Taijiwuxigong (pronounced “Tie-Jee Woo-She Gong”) is a system derived in the most part from Tai Chi practice. Dr Shen Hongxun, the founder of this style, was teaching Tai Chi to a group of elderly students who found it difficult to remember the sequence of the Tai Chi form. He therefore took a few movements and focused on them as individual exercises. Then, as the system developed, it came to use various exercises to clear and open specific areas of the body. According to Dr Shen, when the ‘First World Conference for Academic Exchange of Medical Qigong’ was held in 1988, ten Qigong styles were demonstrated and all participants agreed that Taijiwuxigong was the most effective.
One meaning of ‘five subtle-breaths’ referred to in Taijiwuxigong is the five areas of the body that we ‘breathe’ through in our practice, and ‘subtle-breath’ refers to the refined breath that we achieve in deep meditation. The exercises that we work with are:
The Heaven-Earth Daoyin: which helps to open the spinal column, to lengthen the straight muscles of the whole body, and to open the central channel.
The Head Daoyin (A & B): which help to realign the cervical vertebrae and enlarge the inter-vertebral spaces, enhance qi circulation in the left and right channels, and circulate qi in the front and back channels.
The Shoulder Daoyin (A & B): which help to make the muscles and ligaments around the shoulder more supple, help to clear the channels that run down through the arms, and promote the opening and closing movement of the dantian.
The Chest Daoyin (A & B): which create more supple up and down movement in the diaphragm, facilitate expansion and contraction of the rectus abdominus muscle to massage organs and assist in peristalsis, and help the movement of qi in the torso.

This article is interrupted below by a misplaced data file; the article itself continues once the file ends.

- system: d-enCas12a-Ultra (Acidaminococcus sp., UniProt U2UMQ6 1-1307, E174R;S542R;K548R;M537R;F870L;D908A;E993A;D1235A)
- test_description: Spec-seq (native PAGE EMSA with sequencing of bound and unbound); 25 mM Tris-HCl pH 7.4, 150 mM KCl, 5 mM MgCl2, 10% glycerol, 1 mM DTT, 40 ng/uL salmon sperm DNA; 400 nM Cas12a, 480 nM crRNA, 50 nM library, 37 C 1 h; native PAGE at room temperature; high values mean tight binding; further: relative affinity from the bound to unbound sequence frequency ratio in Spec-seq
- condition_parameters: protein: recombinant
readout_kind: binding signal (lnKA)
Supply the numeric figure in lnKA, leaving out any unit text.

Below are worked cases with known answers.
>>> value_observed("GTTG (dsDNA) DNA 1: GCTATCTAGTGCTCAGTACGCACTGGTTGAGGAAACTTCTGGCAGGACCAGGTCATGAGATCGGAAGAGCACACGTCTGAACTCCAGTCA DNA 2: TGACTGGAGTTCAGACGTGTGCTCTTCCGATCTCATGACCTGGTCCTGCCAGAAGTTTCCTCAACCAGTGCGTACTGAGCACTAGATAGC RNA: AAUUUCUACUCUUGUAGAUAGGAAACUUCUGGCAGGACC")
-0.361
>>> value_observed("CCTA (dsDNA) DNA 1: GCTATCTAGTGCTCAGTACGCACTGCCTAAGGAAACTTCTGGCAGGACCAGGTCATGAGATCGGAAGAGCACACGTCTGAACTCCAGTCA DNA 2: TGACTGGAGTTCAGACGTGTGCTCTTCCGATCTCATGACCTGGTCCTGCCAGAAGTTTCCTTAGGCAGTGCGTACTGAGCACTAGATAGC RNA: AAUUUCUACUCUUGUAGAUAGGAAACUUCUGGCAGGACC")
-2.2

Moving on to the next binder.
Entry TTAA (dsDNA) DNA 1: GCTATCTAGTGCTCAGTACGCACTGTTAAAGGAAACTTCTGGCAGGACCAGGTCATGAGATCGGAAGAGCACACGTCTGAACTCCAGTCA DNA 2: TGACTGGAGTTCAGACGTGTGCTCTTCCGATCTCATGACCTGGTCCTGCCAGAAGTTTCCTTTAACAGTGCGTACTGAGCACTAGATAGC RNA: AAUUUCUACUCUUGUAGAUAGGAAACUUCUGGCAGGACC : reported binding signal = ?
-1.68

The Abdomen Daoyin: which exercises the muscles of the waist and back, massages the organs of the abdomen to improve absorption of nutrients and excretion of waste, and circulates qi in the front and back channels.
The Heel Daoyin: which stretches the whole body and massages all of the organs, helps to open the central channel, and creates circulation in the front and back channels.
The Enclosing Daoyin: which stretches the spinal column, relaxes all the muscles of the body, opens the central channel, and brings qi to the dantian.
We use these exercises to activate the dantian (the energy centre in our abdomen), and use the movement generated there to open the channels of our body in order to expel Binqi (disease causing factors). This dantian is not something we can find by dissecting the body, but is rather that space just below the navel and between the muscles of the abdomen. Thus, when we say that this area becomes active, we are referring to the manner in which we these muscles become involved in, and ultimately lead, every movement throughout our body. We activate this area in order to generate an internal force that we then guide around our body. Then, once we have opened and cleared many of our body’s longstanding problems, we can develop a feeling of great harmony with the natural world.